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Three Common Myths About Root Canals

Most people cringe when they are told that they need a root canal. The fact of the matter is that root canals have a bad reputation for really no good reason at all. You might be surprised to know that much of what you know about root canals is actually inaccurate. Here are three common myths you may have heard about root canals.

Root Canals Are Painful

Most people dread getting a root canal and put it off for a long time because they are afraid of the pain. In actuality, you will not feel any pain during the procedure due to anesthetics. While you may have some pain after the procedure, it may actually be less than it was before the infected tooth was treated. This is because the source of the pain has been removed, but the tooth is intact. Read more…

Three Common Mistakes After a Root Canal

Having a root canal can seem like a daunting experience, but, overall, it is not too horrible. There are some important aftercare instructions that you will need to follow after a root canal to make sure that you do not damage your tooth or cause yourself undue pain. Here are three common mistakes that people make after a root canal.

Eating or Drinking Before the Numbness Is Gone

You should not try to eat or drink before the numbness is completely gone from your mouth. The pain and discomfort that you might have after the numbness wears off should be minimal and shouldn’t prevent you from eating. If you try to eat before the numbness is gone, you risk harming the tooth, biting your cheek or tongue, or causing other damage that you can’t feel. Read more…

Another Alternative to Save Teeth

To protect your smile, your confidence, and your health, it is important to try to save your teeth when dental problems arise. Most teeth can be saved with a root canal. But what if you are told by a dentist that you are not a candidate for a root canal, or the root canal does not stop the tooth pain? Instead of opting for an extraction, there is another way to save your teeth.

About Endodontic Surgery

There is an endodontic oral surgery that can save teeth and stop pain in its tracks. This surgery is usually used as a last resort to save the tooth. It is called an apicoectomy, or root end resection. This type of oral surgery allows the dentist to discover the causes of tooth pain such as root ends or bone issues that are not apparent on an x-ray. Read more…

Avoiding Dental Work: What You Can Do to Protect Your Mouth

Many people have anxiety about having dental work done. Even if you do not have dental anxiety, you might want to avoid dental work because of the expense. Luckily there are some simple things that you can do to make sure that you never need more than a gentle cleaning.

Checkups and Cleanings

You should have a regular dental checkup and teeth cleaning every 6 to 12 months. These routine checkups allow your dentist to discover likely issues and help you prevent more expensive procedures. Your dentist will also be able to give you additional tips on how to improve your oral health so that you can continue to avoid serious problems in the future. Read more…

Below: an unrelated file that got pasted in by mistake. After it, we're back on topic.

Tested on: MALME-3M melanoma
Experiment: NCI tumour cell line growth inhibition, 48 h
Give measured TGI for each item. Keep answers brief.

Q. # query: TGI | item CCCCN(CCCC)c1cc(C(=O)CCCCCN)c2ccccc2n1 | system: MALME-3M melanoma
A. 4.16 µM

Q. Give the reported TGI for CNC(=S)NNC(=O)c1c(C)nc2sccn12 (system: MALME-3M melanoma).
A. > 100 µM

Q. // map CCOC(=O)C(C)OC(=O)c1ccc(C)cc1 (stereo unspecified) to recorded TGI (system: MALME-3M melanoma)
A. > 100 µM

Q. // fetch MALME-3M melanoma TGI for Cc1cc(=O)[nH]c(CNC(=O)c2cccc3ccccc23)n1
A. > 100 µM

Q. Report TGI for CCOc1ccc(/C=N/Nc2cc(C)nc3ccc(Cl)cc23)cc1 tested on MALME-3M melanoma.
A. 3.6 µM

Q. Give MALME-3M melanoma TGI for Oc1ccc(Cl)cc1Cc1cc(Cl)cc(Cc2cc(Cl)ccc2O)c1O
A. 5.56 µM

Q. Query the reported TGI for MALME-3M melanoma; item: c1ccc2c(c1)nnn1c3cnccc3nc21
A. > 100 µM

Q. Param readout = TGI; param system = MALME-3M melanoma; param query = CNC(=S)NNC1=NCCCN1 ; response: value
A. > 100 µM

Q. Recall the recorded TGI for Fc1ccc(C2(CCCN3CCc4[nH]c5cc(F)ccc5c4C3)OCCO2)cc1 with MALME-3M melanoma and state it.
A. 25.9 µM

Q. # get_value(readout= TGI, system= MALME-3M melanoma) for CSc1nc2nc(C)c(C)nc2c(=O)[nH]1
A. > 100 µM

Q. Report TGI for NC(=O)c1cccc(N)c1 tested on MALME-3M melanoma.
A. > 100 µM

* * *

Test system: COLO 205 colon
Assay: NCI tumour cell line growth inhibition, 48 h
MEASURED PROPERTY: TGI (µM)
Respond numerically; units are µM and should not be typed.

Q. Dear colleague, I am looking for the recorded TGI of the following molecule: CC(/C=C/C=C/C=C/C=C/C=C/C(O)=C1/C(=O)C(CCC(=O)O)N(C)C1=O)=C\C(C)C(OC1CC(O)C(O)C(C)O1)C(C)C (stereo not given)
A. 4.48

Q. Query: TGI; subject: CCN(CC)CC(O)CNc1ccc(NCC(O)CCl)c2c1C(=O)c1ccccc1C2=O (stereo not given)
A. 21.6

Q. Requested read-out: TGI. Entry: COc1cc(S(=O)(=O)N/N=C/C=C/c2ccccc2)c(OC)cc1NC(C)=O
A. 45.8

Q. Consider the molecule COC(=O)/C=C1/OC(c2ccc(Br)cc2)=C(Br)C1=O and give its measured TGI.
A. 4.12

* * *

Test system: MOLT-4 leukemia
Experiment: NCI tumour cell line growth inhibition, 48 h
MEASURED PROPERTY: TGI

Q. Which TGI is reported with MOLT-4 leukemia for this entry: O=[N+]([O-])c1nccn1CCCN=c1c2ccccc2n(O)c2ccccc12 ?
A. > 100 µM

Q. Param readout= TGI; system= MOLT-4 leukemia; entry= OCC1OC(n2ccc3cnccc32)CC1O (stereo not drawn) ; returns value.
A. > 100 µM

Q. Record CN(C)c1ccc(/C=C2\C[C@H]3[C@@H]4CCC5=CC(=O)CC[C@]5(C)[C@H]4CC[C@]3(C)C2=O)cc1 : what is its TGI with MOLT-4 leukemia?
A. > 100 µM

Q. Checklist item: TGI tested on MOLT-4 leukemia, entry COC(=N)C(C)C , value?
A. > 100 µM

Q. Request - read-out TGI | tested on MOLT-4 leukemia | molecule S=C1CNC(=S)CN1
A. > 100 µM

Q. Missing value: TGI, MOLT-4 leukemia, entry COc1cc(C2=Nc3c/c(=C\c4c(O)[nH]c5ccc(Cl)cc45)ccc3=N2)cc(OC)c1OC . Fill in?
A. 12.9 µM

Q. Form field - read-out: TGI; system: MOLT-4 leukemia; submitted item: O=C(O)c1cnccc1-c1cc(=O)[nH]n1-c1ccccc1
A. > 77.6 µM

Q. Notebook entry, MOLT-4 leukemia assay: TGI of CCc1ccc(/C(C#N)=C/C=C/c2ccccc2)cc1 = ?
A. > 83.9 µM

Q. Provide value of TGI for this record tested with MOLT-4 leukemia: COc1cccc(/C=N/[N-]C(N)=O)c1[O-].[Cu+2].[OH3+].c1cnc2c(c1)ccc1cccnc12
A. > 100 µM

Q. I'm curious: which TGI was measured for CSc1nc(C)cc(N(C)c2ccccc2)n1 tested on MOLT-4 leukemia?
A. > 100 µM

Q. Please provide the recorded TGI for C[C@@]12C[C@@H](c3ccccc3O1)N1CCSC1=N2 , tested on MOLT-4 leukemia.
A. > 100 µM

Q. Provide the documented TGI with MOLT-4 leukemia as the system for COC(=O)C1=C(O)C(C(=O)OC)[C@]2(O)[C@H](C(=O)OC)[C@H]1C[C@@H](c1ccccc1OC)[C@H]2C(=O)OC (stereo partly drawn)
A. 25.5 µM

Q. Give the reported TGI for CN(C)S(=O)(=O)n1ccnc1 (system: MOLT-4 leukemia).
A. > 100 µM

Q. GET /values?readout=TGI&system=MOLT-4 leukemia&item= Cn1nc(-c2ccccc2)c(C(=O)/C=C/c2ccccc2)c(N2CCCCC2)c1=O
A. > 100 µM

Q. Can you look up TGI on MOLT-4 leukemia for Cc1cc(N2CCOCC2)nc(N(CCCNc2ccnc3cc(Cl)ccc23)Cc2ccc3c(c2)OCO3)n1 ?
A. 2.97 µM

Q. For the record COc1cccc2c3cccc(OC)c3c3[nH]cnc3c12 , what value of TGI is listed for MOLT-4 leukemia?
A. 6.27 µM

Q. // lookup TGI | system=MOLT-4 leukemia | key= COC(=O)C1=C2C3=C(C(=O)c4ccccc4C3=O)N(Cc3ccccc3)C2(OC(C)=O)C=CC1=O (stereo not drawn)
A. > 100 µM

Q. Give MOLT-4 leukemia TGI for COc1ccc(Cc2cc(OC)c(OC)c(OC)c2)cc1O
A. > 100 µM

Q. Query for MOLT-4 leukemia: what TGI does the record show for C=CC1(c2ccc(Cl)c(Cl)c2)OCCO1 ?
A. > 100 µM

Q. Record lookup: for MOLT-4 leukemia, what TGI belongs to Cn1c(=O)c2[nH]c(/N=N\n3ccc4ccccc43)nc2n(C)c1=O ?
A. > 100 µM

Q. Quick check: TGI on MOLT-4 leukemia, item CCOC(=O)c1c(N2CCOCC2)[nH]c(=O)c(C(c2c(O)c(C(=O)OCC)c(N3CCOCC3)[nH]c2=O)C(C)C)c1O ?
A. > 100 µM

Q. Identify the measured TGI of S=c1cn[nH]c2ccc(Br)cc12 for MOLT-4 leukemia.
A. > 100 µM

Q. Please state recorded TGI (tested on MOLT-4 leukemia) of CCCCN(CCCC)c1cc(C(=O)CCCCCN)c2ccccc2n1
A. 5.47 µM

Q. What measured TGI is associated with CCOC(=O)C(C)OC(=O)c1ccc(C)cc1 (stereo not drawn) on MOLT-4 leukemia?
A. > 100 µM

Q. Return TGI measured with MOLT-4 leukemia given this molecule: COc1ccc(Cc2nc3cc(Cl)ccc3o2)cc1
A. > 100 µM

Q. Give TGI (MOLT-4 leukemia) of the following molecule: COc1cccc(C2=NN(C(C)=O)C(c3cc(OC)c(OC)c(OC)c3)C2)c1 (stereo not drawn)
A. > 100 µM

Why a Root Canal is Preferred Over an Extraction

When you have a tooth that has a bad cavity, it can be extremely painful and troublesome. There are a lot of dental treatments available for cavities, depending on where the cavity is located and how severe it might be. In some cases, the cavity may eat down into the root of the tooth, killing it. When this happens, the two most common treatments are a root canal or an extraction.

How a Root Canal Preserves the Tooth

In a root canal procedure, the dead tissue and bacteria around the cavity and tooth are removed while leaving the tooth in place. This is a fairly complex procedure, but it is performed with anesthetic so it is minimally painful or uncomfortable. The end result is that your tooth is still firmly planted in your mouth, but it is dead, meaning that it has no root going into the bone to keep it alive. Read more…

The Truth About Root Canals: Are They Safe?

There is a new trend among some dentists claiming that root canals are not a safe procedure. These dentists believe that root canals can endanger your health in other ways than just your oral health. While some of these claims seem to make sense on the surface, root canals are an accepted and healthy way to keep your smile intact. Here are the facts about root canals.

The Claims

The claims about root canals is that the bacteria that is in the root of the tooth is not fully removed in a root canal. Those against root canals claim that this leftover bacteria can be harmful both to the mouth and to your overall health. Many of these dentists denying root canals are using limited studies about bacteria in the mouth as a basis for their claims. Read more…

How to Care for Your Mouth After a Root Canal

No one really wants to get dental work done, and a root canal is no different. How you care for your mouth after a root canal can have a direct effect on your healing process, your pain level, and swelling you may experience. To make sure you do not cause additional dental issues or have additional pain, follow these steps to care for your mouth after a root canal.

Wait for the Numbing to Wear Off

You will have some numbing of your mouth for several hours after your procedure. It is important that you do not try to chew or drink hot beverages until the numbing has worn off. Chewing while you still have little feeling in the affected area of your mouth could cause you to do damage that you won’t feel until later. Additionally, hot beverages may burn your mouth without you realizing it. Stick to cold beverages until full feeling has returned.

Take Ibuprofen Right Away